Upright and Horizontal
(Cook Records, 195x)
I found this in my father's record collection last month; he and my mother have moved to a retirement community and he didn't take his record player (I did!). I've been able to find out next to nothing about this guy, other than he was from Texas, and released somewhere between three and eleven albums, depending on what source you read. His playing is . . . playful. He's sorta inbetween Thelonious Monk and early Cecil Taylor.
Speaking of Monk, when I mentioned him to my dad once, he asked, "That young guy?" Sure, my dad was in his 60s or 70s at the time, but Monk was 13 when my dad was born!
This album, Upright and Horizontal, was also released as two 10" LPs, Upright and, natch, Horizontal. I've found release dates listed both as 1954 and 1955, and I have no idea if my 12" LP compiles the two 10"ers, or if they are a handy breakdown of the 12". The saucy titles refer to the types of pianoes played (upright and concert grand), but, in the sexually repressed 1950s, I guess any possibility of squeezing in a double entendre was not to be missed. Today's tune is from the "Upright" side:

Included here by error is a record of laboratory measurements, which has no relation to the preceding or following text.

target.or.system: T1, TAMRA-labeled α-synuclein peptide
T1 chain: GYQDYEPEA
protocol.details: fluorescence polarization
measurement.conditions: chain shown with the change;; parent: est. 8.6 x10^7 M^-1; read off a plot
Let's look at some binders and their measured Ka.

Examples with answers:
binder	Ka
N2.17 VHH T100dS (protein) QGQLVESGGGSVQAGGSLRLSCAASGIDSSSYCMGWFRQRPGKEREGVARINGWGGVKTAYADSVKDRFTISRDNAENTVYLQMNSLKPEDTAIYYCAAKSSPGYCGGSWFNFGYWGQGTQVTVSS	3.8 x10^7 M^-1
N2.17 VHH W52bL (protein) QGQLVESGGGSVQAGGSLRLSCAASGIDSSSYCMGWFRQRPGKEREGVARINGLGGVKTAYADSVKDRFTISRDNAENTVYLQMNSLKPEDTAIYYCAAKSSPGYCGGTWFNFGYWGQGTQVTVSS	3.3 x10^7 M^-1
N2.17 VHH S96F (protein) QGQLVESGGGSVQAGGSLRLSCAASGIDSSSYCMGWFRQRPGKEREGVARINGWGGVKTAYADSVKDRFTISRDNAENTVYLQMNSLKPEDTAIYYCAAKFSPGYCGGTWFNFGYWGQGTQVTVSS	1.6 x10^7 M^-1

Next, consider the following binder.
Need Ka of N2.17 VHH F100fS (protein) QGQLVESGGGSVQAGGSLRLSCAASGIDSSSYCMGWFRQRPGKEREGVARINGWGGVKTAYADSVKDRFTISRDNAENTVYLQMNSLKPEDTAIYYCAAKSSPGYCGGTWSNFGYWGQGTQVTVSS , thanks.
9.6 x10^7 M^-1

The derelict piano used by Red is from a bygone era. It is a big old barroom upright with six pedals which control the various attachments that make it sound (supposedly) like a "mandolin" and/or "guitar", etc. Red sat down at it for the first time that night, and when we got through, it was a hard time getting him over to the 9-foot Steinway for his second side. He just liked that wheezing upright, and with his own consummate delicacy, had nicely refrained from having it tuned.
UPDATE: The New Clavichord is pretty darn rulin'!
I should mention that the Red Camp CDs available from Smithsonian Folkways are actually made to order CDRs. They're also not cheap. On the other hand, they can be purchased considerably cheaper as downloads from both Amazon and iTunes.